Valuable for every age and every body type, massage and bodywork have innumerable benefits.

Here are a few:
- Alleviates low-back pain and improves range of motion.
- Decreases medication dependence.
- Eases anxiety and depression.
- Enhances immunity by stimulating lymph flow.
- Exercises and stretches weak, tight, or atrophied muscles.
- Increases joint flexibility.
- Improves circulation by pumping oxygen and nutrients into tissues and vital organs.
- Releases endorphins--the body's natural painkiller.

Every Shape and Size
Whether a client weighs 30 pounds or 300 pounds, massage and bodywork therapists are trained to appreciate all bodies, without judgment, and to deliver the best care possible. As in any session, a therapist's goal is to create an environment that feels safe and nurturing for clients, all while delivering much needed therapeutic touch. For heavier clients, some minor adjustments might be needed in the delivery of the bodywork, but its nurturing, therapeutic, nonjudgmental role will remain unchanged.

Through the Scars
We also have to remember that a negative body image is not necessarily about those few extra pounds on the hips. It might instead be tied to the scars of past injuries and surgeries. Massage can help here, too. For burn victims, research has shown massage can help in the healing process, while for postsurgery breast cancer patients, massage and bodywork can reintegrate a battered body and spirit. In addition to softening scar tissue and speeding postsurgery recovery, massage and bodywork for these clients is about respect, reverence, and learning to look at, and beyond, the scars.

Finding the Stillness
Experts say that when the tissues start to let go and relax under a massage therapist's hands, profound shifts occur emotionally and physically. A softening happens, and the brain and body begin
to integrate again. The chasm between body and mind that created the eating disorder, or fueled the negative body image, begins to narrow. In her book, "Molecules of Emotion," Georgetown University Medical School professor Candace Pert explains that the body is the "actual outward manifestation, in physical space, of the mind." She says that if we generate negative energy in response to our appearance, it can eventually find its way into reality.


Self-acceptance, then, is paramount for living well, and massage/bodywork is a healthy path to get you there. Finding the stillness in a massage session allows you to just "be," without judgment. Partner that with the comfort that comes from allowing your body to be nurtured by someone else, and we begin to remember our value, regardless of our outward appearance, or what we perceive it to be.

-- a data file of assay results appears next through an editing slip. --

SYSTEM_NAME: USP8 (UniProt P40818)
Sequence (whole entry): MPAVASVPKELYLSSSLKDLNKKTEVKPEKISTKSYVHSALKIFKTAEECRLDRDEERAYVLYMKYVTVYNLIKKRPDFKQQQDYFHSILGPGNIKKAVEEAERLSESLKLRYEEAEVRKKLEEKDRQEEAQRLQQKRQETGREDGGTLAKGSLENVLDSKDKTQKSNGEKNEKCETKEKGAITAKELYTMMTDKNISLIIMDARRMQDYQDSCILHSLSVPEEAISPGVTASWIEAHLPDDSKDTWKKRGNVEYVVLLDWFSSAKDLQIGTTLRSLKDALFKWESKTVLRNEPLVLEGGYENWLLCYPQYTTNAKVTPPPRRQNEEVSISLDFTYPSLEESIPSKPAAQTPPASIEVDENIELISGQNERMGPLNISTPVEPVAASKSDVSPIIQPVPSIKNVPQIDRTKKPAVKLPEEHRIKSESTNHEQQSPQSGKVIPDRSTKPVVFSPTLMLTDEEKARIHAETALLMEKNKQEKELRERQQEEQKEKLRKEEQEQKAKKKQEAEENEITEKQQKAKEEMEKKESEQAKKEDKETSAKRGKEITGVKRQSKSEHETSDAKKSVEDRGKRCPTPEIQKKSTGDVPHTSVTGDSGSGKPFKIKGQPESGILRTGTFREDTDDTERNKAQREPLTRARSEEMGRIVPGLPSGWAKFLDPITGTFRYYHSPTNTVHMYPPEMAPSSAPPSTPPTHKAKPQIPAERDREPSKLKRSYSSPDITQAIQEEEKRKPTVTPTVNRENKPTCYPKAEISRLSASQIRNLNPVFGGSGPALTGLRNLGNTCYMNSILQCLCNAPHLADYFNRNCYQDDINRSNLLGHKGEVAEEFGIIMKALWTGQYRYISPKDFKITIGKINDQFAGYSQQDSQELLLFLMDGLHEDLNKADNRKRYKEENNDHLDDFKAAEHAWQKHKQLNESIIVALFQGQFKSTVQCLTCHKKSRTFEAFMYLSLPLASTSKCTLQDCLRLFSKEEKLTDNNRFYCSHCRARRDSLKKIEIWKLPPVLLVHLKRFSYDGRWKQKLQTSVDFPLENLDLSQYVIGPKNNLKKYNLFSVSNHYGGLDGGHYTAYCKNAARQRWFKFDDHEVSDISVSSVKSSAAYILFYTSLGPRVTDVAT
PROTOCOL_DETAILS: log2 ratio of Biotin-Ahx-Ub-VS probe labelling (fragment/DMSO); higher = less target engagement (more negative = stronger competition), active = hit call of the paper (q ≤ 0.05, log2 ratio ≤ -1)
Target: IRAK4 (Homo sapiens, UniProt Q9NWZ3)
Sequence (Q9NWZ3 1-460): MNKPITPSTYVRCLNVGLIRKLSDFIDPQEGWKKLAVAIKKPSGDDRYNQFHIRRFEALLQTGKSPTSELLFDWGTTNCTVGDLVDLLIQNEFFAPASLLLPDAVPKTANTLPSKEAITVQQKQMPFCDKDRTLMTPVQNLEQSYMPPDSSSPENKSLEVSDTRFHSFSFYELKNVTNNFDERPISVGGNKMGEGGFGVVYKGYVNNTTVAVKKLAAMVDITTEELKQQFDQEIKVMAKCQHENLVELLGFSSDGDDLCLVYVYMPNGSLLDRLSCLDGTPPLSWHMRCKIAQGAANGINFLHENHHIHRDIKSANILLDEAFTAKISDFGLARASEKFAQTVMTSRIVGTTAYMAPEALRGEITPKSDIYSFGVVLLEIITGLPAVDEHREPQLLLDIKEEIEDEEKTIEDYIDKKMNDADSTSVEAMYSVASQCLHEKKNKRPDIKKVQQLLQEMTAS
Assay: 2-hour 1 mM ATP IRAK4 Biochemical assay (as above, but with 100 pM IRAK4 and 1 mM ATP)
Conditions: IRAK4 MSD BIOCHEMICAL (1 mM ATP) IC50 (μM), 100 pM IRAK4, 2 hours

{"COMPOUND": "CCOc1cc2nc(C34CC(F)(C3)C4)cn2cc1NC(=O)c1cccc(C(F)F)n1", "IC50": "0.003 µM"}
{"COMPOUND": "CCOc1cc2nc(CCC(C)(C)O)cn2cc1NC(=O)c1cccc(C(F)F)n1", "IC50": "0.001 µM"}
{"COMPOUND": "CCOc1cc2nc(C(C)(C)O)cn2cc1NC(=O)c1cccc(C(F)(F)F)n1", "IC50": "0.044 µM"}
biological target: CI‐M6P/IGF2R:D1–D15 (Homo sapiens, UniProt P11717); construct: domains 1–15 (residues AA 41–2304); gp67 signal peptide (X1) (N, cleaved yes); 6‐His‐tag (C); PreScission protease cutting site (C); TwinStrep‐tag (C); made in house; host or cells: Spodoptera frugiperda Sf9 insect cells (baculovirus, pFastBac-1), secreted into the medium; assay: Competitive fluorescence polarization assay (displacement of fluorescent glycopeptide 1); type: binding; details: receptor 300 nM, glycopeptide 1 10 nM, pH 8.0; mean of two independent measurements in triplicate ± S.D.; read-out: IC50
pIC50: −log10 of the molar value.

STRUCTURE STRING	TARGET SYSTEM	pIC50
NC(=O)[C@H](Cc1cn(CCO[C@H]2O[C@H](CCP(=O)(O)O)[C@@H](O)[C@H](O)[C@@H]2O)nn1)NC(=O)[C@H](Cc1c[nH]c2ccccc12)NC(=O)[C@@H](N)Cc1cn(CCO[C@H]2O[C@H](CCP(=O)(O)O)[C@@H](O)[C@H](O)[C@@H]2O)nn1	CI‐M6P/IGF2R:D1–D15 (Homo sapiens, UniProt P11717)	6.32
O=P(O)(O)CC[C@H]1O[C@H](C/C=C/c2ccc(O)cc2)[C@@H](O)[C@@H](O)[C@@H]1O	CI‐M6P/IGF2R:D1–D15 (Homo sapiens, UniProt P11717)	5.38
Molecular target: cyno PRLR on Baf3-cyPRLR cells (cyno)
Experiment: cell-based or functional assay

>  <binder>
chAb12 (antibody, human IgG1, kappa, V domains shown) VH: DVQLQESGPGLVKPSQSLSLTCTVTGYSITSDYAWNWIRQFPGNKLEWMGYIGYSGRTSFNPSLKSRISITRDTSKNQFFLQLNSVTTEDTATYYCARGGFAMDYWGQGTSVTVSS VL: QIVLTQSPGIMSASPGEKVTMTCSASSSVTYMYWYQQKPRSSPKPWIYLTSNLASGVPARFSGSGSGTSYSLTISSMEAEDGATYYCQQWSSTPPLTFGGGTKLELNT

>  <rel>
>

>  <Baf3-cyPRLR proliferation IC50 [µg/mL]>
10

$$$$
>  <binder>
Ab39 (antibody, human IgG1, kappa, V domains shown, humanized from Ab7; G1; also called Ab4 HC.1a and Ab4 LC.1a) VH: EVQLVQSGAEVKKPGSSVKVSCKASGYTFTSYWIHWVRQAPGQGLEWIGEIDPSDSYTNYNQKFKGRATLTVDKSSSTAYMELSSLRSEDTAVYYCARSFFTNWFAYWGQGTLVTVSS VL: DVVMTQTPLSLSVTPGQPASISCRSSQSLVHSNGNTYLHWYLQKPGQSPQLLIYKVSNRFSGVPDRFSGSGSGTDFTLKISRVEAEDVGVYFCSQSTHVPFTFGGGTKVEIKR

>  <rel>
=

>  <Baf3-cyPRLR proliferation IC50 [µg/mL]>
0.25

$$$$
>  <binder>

Check out my web site at: http://www.carefreeservices.org

Friday, July 11, 2014

Don't Blame Bad Weather for Your Aching Back



THURSDAY, July 10, 2014 (HealthDay News) -- The notion that lower back pain flares up during certain kinds of weather may be all in your head, a new study suggests.

Researchers in Australia tracked nearly 1,000 people who were seen for acute low back pain at primary care clinics in Sydney. The investigators looked at weather conditions when the patients' back pain started, as well as one week and one month before it began.
Reporting July 10 in the journal Arthritis Care & Research, they found no connection between back pain and temperature, humidity, air pressure, wind direction or precipitation. Higher wind speeds and gusts seemed to slightly increase the risk of low back pain, but this was not to any "clinically significant" degree.

"Many patients believe that weather impacts their pain symptoms. However, there are few robust studies investigating weather and pain, specifically research that does not rely on patient recall of the weather," lead researcher Dr. Daniel Steffens, of the George Institute for Global Health at the University of Sydney, said in a journal news release.

"Our findings refute previously held beliefs that certain common weather conditions increase risk of lower back pain," Steffens said.
Prior studies have suggested that cold or humid weather, and changes in the weather, are linked with worsening symptoms in people with chronic pain conditions. However, based on the new findings, Steffens believes that similar studies might be needed to examine the role -- if any -- of weather for conditions such as fibromyalgia, rheumatoid arthritis and osteoarthritis.

According to the researchers, nearly everyone suffers low back pain at some point in their lives. And, they noted, the World Health Organization estimates that up to one-third of the world's population is plagued by an aching back at any one time.

 

Massage has been shown to relieve back pain. Check out my website for some services to heal you heal and provide some pain releif http://carefreemassage.blogspot.com.

 

Sunday, December 22, 2013

Pure and Simple Focus!

Flowers can smell so amazing, fully awaking in our senses. A baby is so pure of heart and mind. We would all like to have this simple child awareness back in our everyday life.

Sending a wish that You Will find the pure and simple focus of a child who is fully experiencing the moment as new and wonder filled.

Childsfocus